The interface in Blue Force is simple and intuitive. As the game progresses, your inventory will be filled with items that you rarely need. Aside from the evidence which you have collected at the crime scene or which you have consigned from the police headquarter, the other items are not really essential to your quest.
When you exit the police headquarter to begin your patrol, you will be shown a map of the city where you can choose to go to any of the 5 different locations. Yet, as soon as you start heading to a location, you will be immediately requested at a crime scene so that there is no real freedom to move about in the city at all. You can only visit a location when the game demands of it in order to proceed.
Where the game really sinks low is in its storyline. Think of this game like a very bad police B-movie from the 1980s. Ryan is a fresh graduate from the police academy, but he is able to solve a cold case, in which there has been no lead for a decade, nearly by himself over just a couple of days. The story in Blue Force is completely predictable, to the extent that you quickly lose interest. The characters are flat and without depth. The "good guys" are always good, and the "bad guys" are bad to the bone. Even the main character is undeveloped, and there is no opportunity to get to know him better. The game is quite short and can be finished in just 4-5 hours.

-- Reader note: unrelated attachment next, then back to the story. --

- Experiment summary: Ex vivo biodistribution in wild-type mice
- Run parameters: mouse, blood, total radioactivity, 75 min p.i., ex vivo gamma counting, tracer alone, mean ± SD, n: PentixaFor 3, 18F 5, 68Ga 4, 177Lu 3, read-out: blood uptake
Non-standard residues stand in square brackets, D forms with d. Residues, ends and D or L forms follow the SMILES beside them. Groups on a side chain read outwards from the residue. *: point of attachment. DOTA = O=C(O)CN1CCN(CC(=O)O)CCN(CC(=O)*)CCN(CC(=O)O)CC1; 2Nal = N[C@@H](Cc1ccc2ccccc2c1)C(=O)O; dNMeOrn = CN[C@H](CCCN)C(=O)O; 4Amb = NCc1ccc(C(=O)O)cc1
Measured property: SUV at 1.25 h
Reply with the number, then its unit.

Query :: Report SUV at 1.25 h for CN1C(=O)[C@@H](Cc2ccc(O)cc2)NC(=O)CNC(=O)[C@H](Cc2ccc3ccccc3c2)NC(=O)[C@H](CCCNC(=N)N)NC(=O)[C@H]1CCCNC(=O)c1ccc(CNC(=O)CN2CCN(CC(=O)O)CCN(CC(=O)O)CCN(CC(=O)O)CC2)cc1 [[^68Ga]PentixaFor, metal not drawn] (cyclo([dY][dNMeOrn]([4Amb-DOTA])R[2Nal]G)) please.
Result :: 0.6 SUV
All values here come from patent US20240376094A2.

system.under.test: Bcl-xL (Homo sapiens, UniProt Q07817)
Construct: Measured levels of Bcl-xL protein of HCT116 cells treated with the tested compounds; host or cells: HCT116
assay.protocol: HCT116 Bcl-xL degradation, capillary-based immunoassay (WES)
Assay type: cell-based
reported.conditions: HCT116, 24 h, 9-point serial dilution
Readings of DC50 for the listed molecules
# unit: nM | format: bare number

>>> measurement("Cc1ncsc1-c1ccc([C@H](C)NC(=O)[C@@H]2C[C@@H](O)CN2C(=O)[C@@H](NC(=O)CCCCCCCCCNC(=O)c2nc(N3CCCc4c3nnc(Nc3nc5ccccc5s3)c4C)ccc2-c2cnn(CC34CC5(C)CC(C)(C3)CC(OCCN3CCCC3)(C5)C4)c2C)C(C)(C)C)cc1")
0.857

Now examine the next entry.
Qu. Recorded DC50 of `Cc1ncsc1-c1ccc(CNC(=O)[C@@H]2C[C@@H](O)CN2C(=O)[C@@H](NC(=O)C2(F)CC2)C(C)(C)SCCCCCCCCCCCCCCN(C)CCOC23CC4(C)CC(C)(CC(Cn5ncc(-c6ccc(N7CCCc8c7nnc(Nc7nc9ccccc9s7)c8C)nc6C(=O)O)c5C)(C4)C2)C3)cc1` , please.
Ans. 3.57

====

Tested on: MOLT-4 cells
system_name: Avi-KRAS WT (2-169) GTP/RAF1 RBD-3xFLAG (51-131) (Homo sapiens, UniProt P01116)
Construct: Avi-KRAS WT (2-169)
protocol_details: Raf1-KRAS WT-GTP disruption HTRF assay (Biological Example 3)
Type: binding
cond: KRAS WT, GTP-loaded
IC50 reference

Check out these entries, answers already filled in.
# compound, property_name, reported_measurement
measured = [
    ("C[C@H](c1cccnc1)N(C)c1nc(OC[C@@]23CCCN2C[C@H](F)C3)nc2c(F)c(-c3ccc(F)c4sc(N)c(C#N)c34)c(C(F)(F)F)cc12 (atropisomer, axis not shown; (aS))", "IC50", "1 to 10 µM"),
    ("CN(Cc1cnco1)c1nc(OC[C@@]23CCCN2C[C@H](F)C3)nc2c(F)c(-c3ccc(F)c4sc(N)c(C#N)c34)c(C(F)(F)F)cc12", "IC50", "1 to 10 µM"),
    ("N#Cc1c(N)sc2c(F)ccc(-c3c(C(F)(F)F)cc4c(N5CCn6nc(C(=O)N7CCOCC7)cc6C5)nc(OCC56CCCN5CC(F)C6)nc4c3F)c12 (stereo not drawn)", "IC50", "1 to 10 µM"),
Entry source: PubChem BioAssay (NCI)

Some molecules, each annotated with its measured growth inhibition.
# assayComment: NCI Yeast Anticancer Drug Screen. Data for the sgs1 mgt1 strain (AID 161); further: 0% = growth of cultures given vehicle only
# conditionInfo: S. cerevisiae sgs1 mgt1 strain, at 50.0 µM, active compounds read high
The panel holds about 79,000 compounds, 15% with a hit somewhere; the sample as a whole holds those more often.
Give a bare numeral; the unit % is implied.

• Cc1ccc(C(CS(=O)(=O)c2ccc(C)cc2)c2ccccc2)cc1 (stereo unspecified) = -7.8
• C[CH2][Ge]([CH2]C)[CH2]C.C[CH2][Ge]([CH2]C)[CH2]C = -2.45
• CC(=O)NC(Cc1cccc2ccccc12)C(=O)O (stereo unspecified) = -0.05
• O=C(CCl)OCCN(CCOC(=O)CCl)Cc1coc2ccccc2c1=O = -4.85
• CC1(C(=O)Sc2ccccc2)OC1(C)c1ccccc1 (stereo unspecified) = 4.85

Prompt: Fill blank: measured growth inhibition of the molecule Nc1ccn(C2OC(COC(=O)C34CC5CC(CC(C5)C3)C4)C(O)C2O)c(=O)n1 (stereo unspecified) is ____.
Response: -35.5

Adding to the frustration of being forced to follow strictly down a narrow path, you have given very few choices to interact with the game world. There are no dialog choices. You simply engage another character, and Ryan will speak on his own. The puzzles are near nonexistent, except for a few situations that require you to search for some objects nearby. There are no hints given to help you to understand that some particular objects may be useful. These objects are often hidden in unremarkable places, leaving you roaming around aimlessly to find them. You cannot interrogate some suspects at will or go about on your own to search for more evidence. The game is so locked down that it seems you are just a passive observer of a poorly written police story.
The game is released in both Floppy Disk version and CD-ROM version. THE CD-ROM version includes a stereo soundtrack and an audio interview with Walls (which can be played in any audio CD unit) not found in the Floppy Disk version. Later release of the Floppy Disk version also includes 2 patch disks. The game is otherwise identical.
In the end, Blue Force is simply a not very entertaining game. The inability to conduct the investigation on your accord is particularly frustrating. The predictable storyline and short-lived gameplay also add to the unwanted impression that this game has been hastily made only to compete against Police Quest. You may want to play Blue Force to experience what is like to be a police officer, but only for a short while, before its turns into boredom.